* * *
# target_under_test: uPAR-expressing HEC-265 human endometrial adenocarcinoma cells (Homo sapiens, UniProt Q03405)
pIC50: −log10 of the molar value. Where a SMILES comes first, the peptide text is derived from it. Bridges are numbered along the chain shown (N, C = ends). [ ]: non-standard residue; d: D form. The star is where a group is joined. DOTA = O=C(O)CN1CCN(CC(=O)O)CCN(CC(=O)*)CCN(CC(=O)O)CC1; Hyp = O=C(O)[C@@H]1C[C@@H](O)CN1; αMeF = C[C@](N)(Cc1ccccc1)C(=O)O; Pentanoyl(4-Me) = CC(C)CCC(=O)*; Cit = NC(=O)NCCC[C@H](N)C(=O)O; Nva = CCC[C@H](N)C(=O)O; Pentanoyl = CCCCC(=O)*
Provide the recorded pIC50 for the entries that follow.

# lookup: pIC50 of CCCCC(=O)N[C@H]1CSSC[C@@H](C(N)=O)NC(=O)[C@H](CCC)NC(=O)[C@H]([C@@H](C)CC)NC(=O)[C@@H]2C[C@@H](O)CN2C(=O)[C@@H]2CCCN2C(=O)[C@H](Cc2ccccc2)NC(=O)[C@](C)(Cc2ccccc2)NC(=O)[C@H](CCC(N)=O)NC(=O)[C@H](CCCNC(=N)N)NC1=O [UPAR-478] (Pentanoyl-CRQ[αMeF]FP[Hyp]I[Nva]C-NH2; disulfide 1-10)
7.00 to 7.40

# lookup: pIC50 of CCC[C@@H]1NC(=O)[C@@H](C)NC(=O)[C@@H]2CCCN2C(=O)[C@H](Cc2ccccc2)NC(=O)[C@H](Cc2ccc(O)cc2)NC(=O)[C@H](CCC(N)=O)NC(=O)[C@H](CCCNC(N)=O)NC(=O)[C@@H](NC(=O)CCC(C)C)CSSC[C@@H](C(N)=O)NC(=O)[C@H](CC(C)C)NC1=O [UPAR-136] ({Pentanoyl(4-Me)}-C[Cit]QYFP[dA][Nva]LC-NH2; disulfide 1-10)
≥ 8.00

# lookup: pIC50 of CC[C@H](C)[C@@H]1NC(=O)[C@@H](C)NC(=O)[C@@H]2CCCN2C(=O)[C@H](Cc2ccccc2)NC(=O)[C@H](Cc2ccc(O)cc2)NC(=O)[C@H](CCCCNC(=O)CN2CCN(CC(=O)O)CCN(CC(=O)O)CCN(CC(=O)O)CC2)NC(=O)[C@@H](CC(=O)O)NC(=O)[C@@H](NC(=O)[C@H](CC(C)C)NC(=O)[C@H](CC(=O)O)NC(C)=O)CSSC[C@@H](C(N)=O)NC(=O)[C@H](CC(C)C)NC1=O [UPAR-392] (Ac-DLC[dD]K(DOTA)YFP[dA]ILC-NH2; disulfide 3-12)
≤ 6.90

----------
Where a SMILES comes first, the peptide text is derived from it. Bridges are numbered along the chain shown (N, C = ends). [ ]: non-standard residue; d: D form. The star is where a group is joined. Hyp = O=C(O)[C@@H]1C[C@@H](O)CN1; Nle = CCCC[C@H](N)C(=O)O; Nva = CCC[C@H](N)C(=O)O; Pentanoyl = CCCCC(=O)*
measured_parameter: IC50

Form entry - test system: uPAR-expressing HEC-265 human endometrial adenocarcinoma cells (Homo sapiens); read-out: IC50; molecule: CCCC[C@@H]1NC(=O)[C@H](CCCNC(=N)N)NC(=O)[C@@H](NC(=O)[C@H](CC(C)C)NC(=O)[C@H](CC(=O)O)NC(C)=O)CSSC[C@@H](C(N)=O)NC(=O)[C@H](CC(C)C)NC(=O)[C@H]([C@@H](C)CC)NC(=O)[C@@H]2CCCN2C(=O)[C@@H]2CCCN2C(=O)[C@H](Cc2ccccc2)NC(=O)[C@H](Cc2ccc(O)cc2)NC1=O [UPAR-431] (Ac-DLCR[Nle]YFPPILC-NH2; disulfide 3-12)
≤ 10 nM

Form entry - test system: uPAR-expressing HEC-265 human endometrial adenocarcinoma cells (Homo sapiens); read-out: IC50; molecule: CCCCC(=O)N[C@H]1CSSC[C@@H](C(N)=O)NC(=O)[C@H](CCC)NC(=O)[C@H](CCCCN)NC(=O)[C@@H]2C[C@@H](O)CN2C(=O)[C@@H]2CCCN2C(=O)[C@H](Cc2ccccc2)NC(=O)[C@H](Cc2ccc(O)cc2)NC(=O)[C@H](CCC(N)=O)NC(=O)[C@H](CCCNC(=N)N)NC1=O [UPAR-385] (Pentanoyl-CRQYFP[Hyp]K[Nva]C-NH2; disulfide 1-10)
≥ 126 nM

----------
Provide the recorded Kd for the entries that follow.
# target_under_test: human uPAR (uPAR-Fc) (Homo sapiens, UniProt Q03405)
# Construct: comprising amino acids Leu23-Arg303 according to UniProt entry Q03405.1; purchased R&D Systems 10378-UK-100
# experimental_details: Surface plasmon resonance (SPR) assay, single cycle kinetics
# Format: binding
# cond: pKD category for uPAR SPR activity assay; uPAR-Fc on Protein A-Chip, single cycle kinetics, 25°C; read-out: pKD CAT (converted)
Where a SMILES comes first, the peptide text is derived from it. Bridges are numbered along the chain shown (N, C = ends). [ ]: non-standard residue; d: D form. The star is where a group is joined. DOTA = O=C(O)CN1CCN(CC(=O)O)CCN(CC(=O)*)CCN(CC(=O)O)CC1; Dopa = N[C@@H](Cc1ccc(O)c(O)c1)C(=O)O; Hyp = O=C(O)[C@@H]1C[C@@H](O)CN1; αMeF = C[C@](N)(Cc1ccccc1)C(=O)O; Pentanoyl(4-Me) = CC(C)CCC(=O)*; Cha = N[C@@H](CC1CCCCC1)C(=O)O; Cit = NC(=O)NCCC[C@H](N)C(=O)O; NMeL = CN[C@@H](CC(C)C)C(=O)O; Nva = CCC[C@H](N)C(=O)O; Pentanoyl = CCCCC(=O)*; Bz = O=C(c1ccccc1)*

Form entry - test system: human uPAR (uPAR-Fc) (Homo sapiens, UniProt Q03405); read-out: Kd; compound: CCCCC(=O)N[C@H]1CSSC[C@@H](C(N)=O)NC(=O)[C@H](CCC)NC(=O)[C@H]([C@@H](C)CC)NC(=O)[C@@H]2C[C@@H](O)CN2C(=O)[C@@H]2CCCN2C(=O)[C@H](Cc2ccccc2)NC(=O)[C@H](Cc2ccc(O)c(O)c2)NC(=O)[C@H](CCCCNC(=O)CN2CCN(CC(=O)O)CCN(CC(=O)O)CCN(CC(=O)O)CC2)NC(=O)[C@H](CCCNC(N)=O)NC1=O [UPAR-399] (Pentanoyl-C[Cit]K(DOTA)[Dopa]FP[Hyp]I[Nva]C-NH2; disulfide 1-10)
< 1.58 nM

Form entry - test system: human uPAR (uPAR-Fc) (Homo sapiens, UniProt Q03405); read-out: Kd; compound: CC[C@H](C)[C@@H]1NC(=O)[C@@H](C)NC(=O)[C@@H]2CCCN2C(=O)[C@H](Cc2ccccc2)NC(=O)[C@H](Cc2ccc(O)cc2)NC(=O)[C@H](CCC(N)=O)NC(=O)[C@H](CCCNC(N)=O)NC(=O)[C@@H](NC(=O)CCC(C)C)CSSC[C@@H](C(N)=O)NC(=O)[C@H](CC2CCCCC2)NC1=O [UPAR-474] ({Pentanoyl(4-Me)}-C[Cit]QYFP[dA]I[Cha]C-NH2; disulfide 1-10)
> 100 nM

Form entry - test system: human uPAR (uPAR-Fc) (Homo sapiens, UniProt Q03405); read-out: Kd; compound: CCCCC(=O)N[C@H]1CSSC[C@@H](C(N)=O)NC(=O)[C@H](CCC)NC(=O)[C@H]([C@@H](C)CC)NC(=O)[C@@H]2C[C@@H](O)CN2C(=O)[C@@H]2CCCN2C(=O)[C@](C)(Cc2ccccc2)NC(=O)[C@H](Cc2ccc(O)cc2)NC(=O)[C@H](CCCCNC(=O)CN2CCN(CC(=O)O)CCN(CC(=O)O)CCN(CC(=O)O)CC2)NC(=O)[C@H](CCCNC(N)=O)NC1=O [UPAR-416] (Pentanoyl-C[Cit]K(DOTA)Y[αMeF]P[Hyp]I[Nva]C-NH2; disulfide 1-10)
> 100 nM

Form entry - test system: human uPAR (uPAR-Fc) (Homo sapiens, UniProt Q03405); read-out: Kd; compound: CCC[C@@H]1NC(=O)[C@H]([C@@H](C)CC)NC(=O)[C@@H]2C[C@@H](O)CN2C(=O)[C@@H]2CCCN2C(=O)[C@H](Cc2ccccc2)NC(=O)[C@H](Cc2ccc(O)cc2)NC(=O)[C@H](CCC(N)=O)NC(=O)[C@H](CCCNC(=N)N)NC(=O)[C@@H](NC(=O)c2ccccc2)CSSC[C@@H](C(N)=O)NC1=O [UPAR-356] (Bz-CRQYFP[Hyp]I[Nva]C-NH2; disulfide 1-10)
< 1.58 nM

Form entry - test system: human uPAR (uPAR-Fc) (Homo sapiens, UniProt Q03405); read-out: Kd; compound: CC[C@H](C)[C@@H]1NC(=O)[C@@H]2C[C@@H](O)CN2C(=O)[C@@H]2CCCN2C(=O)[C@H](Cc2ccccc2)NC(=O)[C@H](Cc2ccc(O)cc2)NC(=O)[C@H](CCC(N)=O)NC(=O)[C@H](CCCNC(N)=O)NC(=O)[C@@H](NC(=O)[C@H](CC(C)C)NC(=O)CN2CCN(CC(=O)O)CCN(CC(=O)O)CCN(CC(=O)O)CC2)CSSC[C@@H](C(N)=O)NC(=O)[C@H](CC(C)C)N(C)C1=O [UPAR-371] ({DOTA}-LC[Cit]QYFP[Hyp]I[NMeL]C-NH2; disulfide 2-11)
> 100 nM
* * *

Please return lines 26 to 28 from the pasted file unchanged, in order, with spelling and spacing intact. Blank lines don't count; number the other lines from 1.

< 1.58 nM

Form entry - test system: human uPAR (uPAR-Fc) (Homo sapiens, UniProt Q03405); read-out: Kd; compound: CC[C@H](C)[C@@H]1NC(=O)[C@@H](C)NC(=O)[C@@H]2CCCN2C(=O)[C@H](Cc2ccccc2)NC(=O)[C@H](Cc2ccc(O)cc2)NC(=O)[C@H](CCC(N)=O)NC(=O)[C@H](CCCNC(N)=O)NC(=O)[C@@H](NC(=O)CCC(C)C)CSSC[C@@H](C(N)=O)NC(=O)[C@H](CC2CCCCC2)NC1=O [UPAR-474] ({Pentanoyl(4-Me)}-C[Cit]QYFP[dA]I[Cha]C-NH2; disulfide 1-10)
> 100 nM